Schools have always been about educating the elite in things that don’t matter much to anyone. This is fine as long as the elite don’t have to work.
Thus, says Schank, we ought to ask not “what do students need to know” but “What do they need to do in order to function in the world we inhabit” instead. This way, we wouldn’t come up with lists of “things” or facts that ought to be “known” by everybody. We wouldn’t recommend a list of “great books” everyone must read in the Western World.
Instead, Schank proposes, we’d investigate “How do we teach children to do those things?” The solution is thus:
Offer choices. Stop making lists of what one must know and start putting students into situations where they can learn from experience while attempting to accomplish goals that they set out for themselves, just as people did before there were schools. Education has always been the same: learning from experience with the help from wiser mentors. School has screwed that all up and it is time to go back to basics.
I fully agree with Schank, and I believe his reasoning applies also the the higher education world. However, he thinks that people -at least 95% of the population- do not need science and mathematics to function in the world. Which seems ludicrous to me. I mean, certainly nobody needs the sort of “science” memorizations many schools and teachers impose upon their students. Neither do we need the sterile calculations some math teachers exchange for mathematics. But we do need to understand what is science and how it works (because it works! and it helps us explain the very world we inhabit, and because the scientific method seems to me the *only* measure available against fundamentalisms).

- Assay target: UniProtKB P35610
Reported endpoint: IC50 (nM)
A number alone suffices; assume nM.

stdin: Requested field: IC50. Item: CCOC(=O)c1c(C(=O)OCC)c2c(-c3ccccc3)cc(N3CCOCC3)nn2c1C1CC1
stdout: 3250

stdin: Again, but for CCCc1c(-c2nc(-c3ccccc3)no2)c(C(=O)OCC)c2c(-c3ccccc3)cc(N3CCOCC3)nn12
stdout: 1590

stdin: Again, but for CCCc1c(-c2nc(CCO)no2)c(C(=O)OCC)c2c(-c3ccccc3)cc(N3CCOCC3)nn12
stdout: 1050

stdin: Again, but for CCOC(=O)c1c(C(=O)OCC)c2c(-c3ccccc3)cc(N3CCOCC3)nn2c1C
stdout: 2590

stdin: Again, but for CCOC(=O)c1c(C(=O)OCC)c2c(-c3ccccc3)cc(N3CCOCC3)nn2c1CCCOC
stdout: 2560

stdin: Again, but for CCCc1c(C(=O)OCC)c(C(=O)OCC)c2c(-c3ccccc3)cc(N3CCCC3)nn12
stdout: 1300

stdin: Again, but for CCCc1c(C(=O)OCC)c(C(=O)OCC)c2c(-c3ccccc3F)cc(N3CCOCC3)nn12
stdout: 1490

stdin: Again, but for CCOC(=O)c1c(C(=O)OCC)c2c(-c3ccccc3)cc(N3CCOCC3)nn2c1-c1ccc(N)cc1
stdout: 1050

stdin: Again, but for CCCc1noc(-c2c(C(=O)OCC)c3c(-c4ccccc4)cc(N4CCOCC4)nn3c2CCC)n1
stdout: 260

This problem and confusion stems from the overimportance we tend to attribute to “content” and to the fact we believe in lists of things that must be universally known, without regard to their importance or utility.
This overstress on subject areas and content produces interesting and devastating results: we study a lot of literature, but are unable to understand the basics of how to vote, and how democracy (like marriage) must be worked upon constantly if we want it to succeed. We study not so much of science, and yet fail to understand the concrete implications of the climate crisis. We study social sciences, but do not remember recent history: thus we continue to call “democracy” systems with one ruling party and no opposition!
I could go on and on… just to stress this. We need a focus on what education needs to do and how: as a society we need to understand and agree on a set of common principles for education; just as Neil Postman wrote a long time ago.
In the 19th and 20th Centuries, when current education practices begun, few elites studied, and fewer needed to “really” work. Thus they could conform with Greek and Latin, Math, History and Literature, the so-called liberal arts. But now?
This is one of the reason we got started the e-Learn Manifesto project: see www.elearnmanifesto.org.